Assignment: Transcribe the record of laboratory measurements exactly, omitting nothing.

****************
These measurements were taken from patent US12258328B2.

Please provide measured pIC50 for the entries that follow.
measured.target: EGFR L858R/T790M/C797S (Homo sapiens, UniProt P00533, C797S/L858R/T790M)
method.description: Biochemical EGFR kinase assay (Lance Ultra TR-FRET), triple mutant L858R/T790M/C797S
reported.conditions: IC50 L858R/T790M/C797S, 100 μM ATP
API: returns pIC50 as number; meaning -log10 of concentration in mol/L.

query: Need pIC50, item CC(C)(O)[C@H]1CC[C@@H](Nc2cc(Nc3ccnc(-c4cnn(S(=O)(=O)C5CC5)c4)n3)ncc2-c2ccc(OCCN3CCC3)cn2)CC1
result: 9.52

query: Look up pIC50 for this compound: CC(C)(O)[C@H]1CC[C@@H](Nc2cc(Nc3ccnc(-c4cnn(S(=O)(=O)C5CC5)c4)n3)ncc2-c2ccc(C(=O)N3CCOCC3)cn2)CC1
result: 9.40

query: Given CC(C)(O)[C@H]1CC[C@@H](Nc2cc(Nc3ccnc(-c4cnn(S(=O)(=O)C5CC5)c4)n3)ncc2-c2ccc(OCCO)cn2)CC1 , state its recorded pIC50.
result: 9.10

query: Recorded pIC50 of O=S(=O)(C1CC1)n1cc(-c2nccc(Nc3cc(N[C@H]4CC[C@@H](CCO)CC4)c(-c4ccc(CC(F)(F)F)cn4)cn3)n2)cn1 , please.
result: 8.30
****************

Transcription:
These measurements were taken from patent US12258328B2.

Please provide measured pIC50 for the entries that follow.
measured.target: EGFR L858R/T790M/C797S (Homo sapiens, UniProt P00533, C797S/L858R/T790M)
method.description: Biochemical EGFR kinase assay (Lance Ultra TR-FRET), triple mutant L858R/T790M/C797S
reported.conditions: IC50 L858R/T790M/C797S, 100 μM ATP
API: returns pIC50 as number; meaning -log10 of concentration in mol/L.

query: Need pIC50, item CC(C)(O)[C@H]1CC[C@@H](Nc2cc(Nc3ccnc(-c4cnn(S(=O)(=O)C5CC5)c4)n3)ncc2-c2ccc(OCCN3CCC3)cn2)CC1
result: 9.52

query: Look up pIC50 for this compound: CC(C)(O)[C@H]1CC[C@@H](Nc2cc(Nc3ccnc(-c4cnn(S(=O)(=O)C5CC5)c4)n3)ncc2-c2ccc(C(=O)N3CCOCC3)cn2)CC1
result: 9.40

query: Given CC(C)(O)[C@H]1CC[C@@H](Nc2cc(Nc3ccnc(-c4cnn(S(=O)(=O)C5CC5)c4)n3)ncc2-c2ccc(OCCO)cn2)CC1 , state its recorded pIC50.
result: 9.10

query: Recorded pIC50 of O=S(=O)(C1CC1)n1cc(-c2nccc(Nc3cc(N[C@H]4CC[C@@H](CCO)CC4)c(-c4ccc(CC(F)(F)F)cn4)cn3)n2)cn1 , please.
result: 8.30